I took the metro for the first time on a Monday afternoon, just a few days after it opened. It was a working day and the stations and trains weren’t crowded. The second time was on Diwali, a public holiday. This was a whole other experience. The atmosphere was one of a fun fair or amusement park. Whole families had showed up, all dressed up in their Diwali finery, ready to test the metro. These were not the ordinary weary commuters you find in metros all over the world. These were revellers ready to celebrate a landmark event.
Security is tight, like in most public places in India. The police guard the entrances. To enter the station you have to pass through a metal detector and bags are checked. At MG Road it took 10 minutes just to enter the station because there was a long line. Then it was time to queue for a ticket which also took time. In exchange for 12 rupees, I got a black electronic token, which is scanned at the electronic turnstile when entering – and deposited in a slot when exiting.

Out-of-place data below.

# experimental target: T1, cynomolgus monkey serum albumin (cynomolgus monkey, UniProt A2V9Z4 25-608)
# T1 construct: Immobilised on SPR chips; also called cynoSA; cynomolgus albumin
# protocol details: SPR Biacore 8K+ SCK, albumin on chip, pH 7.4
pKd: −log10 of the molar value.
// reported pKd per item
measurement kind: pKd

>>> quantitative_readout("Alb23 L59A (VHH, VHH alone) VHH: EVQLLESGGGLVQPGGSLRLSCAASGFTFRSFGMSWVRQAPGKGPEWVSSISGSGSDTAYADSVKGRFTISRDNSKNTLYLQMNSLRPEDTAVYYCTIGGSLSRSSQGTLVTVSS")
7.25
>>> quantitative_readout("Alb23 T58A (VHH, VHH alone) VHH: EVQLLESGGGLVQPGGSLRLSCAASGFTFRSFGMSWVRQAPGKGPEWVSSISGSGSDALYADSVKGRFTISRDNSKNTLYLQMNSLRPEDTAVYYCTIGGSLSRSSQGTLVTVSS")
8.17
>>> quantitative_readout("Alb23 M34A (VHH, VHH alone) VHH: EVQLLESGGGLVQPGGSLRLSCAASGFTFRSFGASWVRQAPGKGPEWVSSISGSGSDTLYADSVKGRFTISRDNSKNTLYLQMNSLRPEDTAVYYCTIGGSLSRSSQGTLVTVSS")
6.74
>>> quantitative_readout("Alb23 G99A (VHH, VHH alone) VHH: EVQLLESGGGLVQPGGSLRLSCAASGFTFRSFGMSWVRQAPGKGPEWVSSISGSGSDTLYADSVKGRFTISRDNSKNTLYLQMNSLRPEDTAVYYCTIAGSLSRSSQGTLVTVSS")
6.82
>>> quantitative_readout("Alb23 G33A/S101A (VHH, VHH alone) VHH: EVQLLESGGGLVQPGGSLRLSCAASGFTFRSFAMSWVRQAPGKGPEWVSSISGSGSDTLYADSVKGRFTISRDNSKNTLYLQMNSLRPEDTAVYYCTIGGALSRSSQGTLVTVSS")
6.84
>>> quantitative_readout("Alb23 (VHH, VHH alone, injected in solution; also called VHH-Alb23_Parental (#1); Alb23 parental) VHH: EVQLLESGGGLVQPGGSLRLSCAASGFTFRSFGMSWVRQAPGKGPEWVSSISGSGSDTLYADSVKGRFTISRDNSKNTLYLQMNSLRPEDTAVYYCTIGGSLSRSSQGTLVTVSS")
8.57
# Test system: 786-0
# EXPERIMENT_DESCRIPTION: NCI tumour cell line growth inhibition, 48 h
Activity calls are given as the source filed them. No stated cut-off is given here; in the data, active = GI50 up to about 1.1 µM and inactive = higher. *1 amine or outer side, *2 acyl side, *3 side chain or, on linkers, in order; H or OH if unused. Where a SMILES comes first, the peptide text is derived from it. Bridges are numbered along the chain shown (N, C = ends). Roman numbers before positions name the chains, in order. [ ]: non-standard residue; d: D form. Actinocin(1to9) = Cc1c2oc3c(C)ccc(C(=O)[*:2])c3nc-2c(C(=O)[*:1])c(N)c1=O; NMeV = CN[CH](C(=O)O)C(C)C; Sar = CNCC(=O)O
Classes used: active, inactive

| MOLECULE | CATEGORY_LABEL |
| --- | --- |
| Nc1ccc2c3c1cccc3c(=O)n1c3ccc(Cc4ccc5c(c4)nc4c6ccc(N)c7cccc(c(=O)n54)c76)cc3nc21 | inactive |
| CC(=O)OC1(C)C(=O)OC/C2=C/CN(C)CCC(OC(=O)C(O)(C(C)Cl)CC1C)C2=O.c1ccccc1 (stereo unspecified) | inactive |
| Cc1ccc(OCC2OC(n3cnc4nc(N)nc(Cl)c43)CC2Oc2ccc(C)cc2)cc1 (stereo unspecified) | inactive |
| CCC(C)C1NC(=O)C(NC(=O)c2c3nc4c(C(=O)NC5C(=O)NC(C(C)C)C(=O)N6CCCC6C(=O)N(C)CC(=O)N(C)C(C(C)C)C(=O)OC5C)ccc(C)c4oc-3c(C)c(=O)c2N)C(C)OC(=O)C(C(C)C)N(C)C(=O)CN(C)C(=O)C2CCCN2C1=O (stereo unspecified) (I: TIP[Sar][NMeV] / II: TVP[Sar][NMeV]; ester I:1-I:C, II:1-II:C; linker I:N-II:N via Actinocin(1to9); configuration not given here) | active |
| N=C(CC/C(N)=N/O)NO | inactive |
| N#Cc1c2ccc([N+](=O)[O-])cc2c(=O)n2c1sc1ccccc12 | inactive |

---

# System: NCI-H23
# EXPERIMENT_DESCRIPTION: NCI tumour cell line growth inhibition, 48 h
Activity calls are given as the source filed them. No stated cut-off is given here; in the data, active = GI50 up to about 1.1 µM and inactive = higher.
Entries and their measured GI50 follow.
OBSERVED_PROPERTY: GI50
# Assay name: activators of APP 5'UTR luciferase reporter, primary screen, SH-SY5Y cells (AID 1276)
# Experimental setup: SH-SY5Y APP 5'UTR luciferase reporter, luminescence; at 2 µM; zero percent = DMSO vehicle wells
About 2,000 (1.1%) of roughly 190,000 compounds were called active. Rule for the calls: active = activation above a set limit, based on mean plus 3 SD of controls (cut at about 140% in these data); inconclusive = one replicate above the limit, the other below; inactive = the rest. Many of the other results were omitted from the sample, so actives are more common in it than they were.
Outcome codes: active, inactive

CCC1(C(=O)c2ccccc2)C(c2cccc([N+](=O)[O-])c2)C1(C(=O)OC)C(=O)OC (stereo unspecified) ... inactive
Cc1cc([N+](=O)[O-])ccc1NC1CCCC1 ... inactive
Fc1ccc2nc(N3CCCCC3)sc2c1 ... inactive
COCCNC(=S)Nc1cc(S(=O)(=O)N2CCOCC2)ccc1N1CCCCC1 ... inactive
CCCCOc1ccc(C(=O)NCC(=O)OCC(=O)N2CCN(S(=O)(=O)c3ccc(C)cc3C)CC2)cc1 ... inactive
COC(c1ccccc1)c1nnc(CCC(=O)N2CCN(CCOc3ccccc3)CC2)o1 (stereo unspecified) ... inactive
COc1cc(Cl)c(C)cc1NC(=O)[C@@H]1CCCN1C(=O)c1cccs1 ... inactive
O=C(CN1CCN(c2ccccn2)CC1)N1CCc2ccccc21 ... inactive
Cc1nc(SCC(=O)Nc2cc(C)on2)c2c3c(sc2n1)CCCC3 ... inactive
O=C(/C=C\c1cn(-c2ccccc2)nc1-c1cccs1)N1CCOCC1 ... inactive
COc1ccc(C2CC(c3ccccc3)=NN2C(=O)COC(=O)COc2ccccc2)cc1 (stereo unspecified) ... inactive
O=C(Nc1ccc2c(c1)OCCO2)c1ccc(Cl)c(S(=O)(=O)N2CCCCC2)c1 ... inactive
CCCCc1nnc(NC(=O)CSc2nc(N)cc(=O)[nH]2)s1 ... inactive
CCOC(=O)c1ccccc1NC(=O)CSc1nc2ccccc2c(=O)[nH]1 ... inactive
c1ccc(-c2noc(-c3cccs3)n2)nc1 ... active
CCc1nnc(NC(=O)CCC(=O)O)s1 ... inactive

There were a lot of Namma Metro staff around guiding people: telling them where to go, where to buy a ticket, how to scan the token, where to stand on the platform. Over enthusiastic security guards manned the platforms, ready to blow their whistles whenever someone got too close to the yellow line. Though there were many signs warning that photography is not allowed, everyone had their mobile phone out taking pictures. (None of these pictures are mine by the way!)